“Outsourcing of engineering projects can act as a bar to learning''
“Every body emits a certain radiation. Your robot will have the sensors that signal whenever the radiation is over a limit,” explains V. Elumalai to a group of engineering students. A month ago, they approached him with just the project title allotted to them – ‘A Robot that detects live bodies lying amid debris and dead bodies'.
However, Mr. Elumalai is no retired professor who is guiding them but a Burma Bazaar-based provider of ‘project solutions' to engineering students – an expert at bringing together ICs and cables to create live working models, and a source of much relief to students.
“Until about five years ago, it used to be just final year students, often with half-done projects that required completion. With the surge in Chinese goods that include cheaper electronics and finished goods, now many come a day before their submission,” Mr. Elumalai says. The increase in the number of students and importance given to demonstration of practical applications in colleges has meant a healthy business for people like him. “Many colleges have poor practical instructors and lab facilities. Final year students who come here do not know to distinguish between capacitors and resistors,” says Mohammed Arif, a ‘solution provider' on Ritchie Street.
During March and October, Mr. Arif gets around 40 orders a week, ranging from a compressor to improved wind turbines and solar street lights. And part of the deal is also a 300-page project report with an attached synopsis and interview questions. Students pay anything between Rs 1,500 and Rs 15,000 for these projects. “They even come with their parents to thank me after the project demo,” says Mr. Elumalai.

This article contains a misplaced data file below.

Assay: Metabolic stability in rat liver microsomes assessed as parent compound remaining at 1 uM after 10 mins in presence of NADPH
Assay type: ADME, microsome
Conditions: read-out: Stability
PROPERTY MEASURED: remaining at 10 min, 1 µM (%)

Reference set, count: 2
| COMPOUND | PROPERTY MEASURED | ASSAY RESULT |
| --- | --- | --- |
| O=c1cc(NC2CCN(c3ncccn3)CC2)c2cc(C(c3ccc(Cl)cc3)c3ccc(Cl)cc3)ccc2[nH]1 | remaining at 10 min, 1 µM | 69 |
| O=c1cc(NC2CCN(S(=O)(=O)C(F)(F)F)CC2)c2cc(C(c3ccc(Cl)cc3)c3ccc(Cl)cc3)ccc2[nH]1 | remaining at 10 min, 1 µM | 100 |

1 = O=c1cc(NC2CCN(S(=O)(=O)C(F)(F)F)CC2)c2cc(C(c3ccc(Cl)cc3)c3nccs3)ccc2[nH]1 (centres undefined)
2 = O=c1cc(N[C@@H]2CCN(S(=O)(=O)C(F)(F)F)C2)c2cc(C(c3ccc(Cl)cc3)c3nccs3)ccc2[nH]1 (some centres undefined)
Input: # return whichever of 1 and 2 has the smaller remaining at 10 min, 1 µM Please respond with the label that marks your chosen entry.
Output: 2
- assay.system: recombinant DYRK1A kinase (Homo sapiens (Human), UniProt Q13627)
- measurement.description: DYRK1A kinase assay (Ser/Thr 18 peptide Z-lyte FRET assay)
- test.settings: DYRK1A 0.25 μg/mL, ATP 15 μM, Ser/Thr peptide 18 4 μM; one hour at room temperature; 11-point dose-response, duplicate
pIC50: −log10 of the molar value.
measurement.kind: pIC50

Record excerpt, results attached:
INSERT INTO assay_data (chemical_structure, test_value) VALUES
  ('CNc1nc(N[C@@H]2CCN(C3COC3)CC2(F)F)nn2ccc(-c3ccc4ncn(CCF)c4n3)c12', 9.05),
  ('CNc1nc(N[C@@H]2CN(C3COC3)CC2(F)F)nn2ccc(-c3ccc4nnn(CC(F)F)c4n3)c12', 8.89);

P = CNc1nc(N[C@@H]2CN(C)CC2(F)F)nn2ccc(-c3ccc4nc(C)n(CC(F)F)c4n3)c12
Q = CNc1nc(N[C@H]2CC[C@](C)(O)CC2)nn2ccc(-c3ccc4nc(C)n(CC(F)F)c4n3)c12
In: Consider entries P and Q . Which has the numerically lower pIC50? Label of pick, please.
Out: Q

The web too is a favourite among project seekers. Many websites have projects listed under different categories, depending on the budget and delivery destination. Ninety per cent of threads on engineering forums have students asking for ready- made code. “The reasons are ‘I am late for submissions', ‘I do not know how to start', or simply, ‘I just want my project done, and I am ready to pay',” says Kaustubh Katdare, founder, CrazyEngineers, an online community.
Many students say it is often useless spending time on the project especially when the semester is barely four months long. “Most internally marked projects get high scores, and external supervisors rarely fail people on the project front,” says R. Lakshmi, a student of a self-financed college.
Professors say they usually identify where projects come from. “We urge students to spend at least an hour every week in the college on their project. Instructors are asked to monitor them and test their programming skills by asking them to make changes to the output. But when it is not done, we find most have been designed with excessive professional help,” says R. Ramachandran, associate professor (computer science), Anna University.